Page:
How to Set Up a Blind Trust

By Michael Butler

People, including judges, politicians and business executives, use blind trusts to avoid conflicts of interest because in a blind trust the beneficiary does not know how the trustee handles the assets of the trust. Lottery winners sometimes use blind trust to preserve anonymity. In other aspects, blind trusts are the same as other types of trusts.

People, including judges, politicians and business executives, use blind trusts to avoid conflicts of interest because in a blind trust the beneficiary does not know how the trustee handles the assets of the trust. Lottery winners sometimes use blind trust to preserve anonymity. In other aspects, blind trusts are the same as other types of trusts.

Step 1

Read the trust laws in your state or consult with a licensed attorney. Trusts are established as a matter of state law, so you need to follow the proper procedures for your state.

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Step 2

Gather the documentation for the assets you want to transfer to the trust after it is formed.

Step 3

Appoint a trustee. Remember that you will be blind as to how the funds in the trust are handled, so your trustee should be trustworthy and financially responsible. If you do not know someone personally that you want to name as the trustee, hire a bank, trust company or attorney to act as the trustee. You may also want to appoint a backup trustee should something happen to your first selection.

Step 4

Draw up the trust agreement. It is advisable to have an attorney draft the trust agreement for you to insure that it works as intended. Make sure the trust documents indicate how the trustee should disperse assets to you and include when the trust ends. Both depend on your reason for needing a blind trust. A blind trust can be either revocable or irrevocable.

Step 5

Sign and notarize the trust agreement. If your state has trust recording laws, follow them to report the trust to the state.

Step 6

Transfer the assets to the blind trust so that the trustee can begin handling the trust.

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How to Terminate a Living Trust

References

Related articles

How Does a Blind Trust Work for Lottery Winners?

A blind trust is a type of irrevocable living trust in which the trustee has full authority to invest trust assets, and the trust beneficiary has no right to know what property is owned by the trust. Lottery winners sometimes use them because they help avoid many of the problems that come with winning a large lottery prize.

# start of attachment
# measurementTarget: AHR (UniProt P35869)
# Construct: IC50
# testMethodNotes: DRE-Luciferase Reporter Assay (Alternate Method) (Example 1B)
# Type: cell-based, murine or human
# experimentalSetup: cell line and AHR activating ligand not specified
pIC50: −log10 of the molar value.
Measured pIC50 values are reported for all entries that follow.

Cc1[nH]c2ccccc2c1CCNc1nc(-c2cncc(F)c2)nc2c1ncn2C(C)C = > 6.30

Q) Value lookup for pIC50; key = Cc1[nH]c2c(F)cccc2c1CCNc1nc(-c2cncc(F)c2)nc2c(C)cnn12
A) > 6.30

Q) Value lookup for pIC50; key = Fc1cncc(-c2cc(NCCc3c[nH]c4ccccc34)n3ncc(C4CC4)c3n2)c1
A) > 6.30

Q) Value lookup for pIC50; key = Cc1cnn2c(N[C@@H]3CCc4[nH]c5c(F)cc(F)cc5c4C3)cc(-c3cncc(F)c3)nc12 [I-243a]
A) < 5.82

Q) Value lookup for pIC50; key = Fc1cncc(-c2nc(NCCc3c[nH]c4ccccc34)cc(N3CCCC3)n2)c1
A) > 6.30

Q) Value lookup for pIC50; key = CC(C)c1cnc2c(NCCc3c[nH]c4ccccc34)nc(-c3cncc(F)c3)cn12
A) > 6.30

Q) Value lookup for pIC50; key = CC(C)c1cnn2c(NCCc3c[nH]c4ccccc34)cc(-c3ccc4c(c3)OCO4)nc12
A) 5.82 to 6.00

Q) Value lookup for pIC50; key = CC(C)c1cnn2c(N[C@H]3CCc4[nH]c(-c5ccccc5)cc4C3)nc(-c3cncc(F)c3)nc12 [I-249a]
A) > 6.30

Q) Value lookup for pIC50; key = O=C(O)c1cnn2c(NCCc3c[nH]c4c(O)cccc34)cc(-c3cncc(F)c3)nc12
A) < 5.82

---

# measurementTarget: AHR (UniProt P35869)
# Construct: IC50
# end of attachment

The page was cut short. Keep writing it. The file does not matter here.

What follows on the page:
How to Terminate Blind Trusts

A blind trust is a special type of trust where the beneficiaries are unaware of the trust's assets and a designated trustee has full authority to manage the trust, including the purchase, sale and exchange of its assets. Politicians and corporate officers often set up blind trusts to avoid conflicts of interest and public scrutiny. In some states, it is legal for a lottery winner to set up a blind trust so that he can anonymously claim his winnings. A trust creator, called the settlor, can set up his blind trust as either a revocable or irrevocable trust. If the blind trust is set up as a revocable trust, the settlor can terminate the trust by following the revocation procedure set forth in either the trust agreement or state statutes. While revoking an irrevocable trust is not always impossible, the process is difficult as it usually requires court approval and consent of all the trust beneficiaries. Common reasons a settlor may want to terminate his blind trust include a change in financial circumstances, unhappiness with the trust’s beneficiaries or desire to shelter trust assets from tax authorities.

What Is the Average Cost to Prepare a Living Trust?

When considering an estate plan, many people contemplate whether a trust is necessary or a will alone is suitable. The choice is often based on cost. Depending on whether an attorney is hired, a trust can be considerably more costly than a will. The key is finding a balance between cost and creating an estate plan that fits your family’s needs.

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